REVIEW At some point this summer, you'll likely be asked or roped into accompanying visitors to see the Dale Chihuly exhibition at the de Young Museum. It's a pretty series of darkened rooms with enormous blown glass forms, lit to show off a floorshow of colors and whimsical shapes. There's nothing conceptually difficult or politically offensive in this Willy Wonkascale display. But if it leaves you craving craftsmanship and concept, a quick trip upstairs to see Timothy Horn's installation "Bitter Suite" should cure that.
The Australian sculptor, known for his large-scale versions of 18th-century jewelry, also has a background in glasswork. But two of the three pieces he created for this part of the museum's Collections Connections series sparkle with sugar crystals. Horn's objects are a response to the not-so-happy Cinderella story of Alma Spreckles, widow of millionaire sugar baron Adolph Spreckles and founder of the California Palace of the Legion of Honor. Horn's hefty 300-pound chandelier piece Diadem is a larger-than-life, rock candyencrusted beast hanging near Sir John Lavery's matronly oil portrait, Mrs. Adolph Bernard Spreckles (1932). Mirrors on either side of the room create that never-ending-hallway effect, with the honey-colored chunky chandelier echoing like a lost guest at Versailles. Big enough for a small princess to ride in, Horn's carriage, Mother-Load, is also caked in sugar crystals and shellacked light brown. Looking like a giant baked cookie confection, it's cousin to the museum's sedan chair (circa 1760) that once served as a phone booth in Spreckles' home. The third piece, Sweet Thing, a grossly magnified French baroque earring with big blown-glass pearl drops, drips with unwearable glamour. In this era of comically high-priced contemporary art and Las Vegas-as-the-adult-Disneyland, Horn points us to the intersection where beauty and greed mutate together.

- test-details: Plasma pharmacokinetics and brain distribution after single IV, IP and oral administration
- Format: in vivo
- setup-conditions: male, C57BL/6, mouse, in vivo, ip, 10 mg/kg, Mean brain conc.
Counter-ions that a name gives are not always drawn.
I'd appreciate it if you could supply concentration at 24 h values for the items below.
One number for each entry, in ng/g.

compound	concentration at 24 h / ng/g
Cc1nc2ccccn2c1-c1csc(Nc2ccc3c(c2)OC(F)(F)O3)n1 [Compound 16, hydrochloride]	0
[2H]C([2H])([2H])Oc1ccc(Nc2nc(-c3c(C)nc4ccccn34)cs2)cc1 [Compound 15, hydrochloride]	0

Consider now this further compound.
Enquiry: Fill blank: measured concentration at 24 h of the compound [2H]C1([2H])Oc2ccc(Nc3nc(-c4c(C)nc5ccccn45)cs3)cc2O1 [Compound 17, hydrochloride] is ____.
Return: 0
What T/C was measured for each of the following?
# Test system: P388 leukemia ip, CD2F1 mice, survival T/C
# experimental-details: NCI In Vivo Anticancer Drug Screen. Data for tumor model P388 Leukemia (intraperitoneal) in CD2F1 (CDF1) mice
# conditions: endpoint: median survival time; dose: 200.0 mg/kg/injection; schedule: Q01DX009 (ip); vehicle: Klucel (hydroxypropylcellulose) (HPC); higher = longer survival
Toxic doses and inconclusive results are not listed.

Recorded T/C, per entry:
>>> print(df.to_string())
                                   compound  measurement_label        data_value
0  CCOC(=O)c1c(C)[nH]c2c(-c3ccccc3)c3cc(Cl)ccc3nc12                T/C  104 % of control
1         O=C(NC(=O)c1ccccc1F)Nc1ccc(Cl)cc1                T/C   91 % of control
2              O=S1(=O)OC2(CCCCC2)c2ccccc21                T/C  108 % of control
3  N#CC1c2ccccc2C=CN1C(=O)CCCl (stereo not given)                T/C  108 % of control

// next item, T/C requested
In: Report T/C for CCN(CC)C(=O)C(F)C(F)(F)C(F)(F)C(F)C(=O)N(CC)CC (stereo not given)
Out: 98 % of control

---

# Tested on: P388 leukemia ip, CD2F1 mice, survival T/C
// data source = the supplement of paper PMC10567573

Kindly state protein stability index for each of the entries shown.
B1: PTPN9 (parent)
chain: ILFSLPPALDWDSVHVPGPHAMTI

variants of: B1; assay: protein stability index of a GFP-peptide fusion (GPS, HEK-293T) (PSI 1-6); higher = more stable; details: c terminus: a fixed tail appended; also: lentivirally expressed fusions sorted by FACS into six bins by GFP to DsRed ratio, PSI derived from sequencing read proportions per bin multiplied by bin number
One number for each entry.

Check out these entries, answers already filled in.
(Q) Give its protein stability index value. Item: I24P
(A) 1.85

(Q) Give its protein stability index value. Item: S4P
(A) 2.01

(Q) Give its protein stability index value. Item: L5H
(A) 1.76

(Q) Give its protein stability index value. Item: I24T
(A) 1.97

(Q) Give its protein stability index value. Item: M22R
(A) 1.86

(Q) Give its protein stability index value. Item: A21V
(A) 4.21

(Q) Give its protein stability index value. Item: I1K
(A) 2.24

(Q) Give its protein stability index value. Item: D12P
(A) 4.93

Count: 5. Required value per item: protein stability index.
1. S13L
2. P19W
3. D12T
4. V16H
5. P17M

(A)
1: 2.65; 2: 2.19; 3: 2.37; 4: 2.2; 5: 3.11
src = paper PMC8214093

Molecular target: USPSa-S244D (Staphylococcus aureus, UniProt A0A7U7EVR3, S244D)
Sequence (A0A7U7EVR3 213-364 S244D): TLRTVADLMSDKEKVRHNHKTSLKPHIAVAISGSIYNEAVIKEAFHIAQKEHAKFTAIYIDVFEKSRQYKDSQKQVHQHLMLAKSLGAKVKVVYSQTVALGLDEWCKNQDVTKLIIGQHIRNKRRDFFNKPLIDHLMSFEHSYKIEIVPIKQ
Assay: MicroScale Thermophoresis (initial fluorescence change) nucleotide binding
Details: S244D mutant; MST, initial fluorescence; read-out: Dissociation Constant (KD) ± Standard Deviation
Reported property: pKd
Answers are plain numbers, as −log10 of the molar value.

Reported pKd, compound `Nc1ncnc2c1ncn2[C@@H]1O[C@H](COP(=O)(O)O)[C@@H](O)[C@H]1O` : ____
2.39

TIMOTHY HORN: BITTER SUITE Through Oct. 12. Tues.Sun., 9:30 a.m.5:15 p.m. (Fri., 9:30 a.m.8:45 p.m.). De Young Museum, Golden Gate Park, 50 Hagiwara Tea Garden Drive, SF. $10, $7 seniors, $6 for ages 1317 and college students with ID (free first Tues.). (415) 750-3600, www.famsf.org/deyoung
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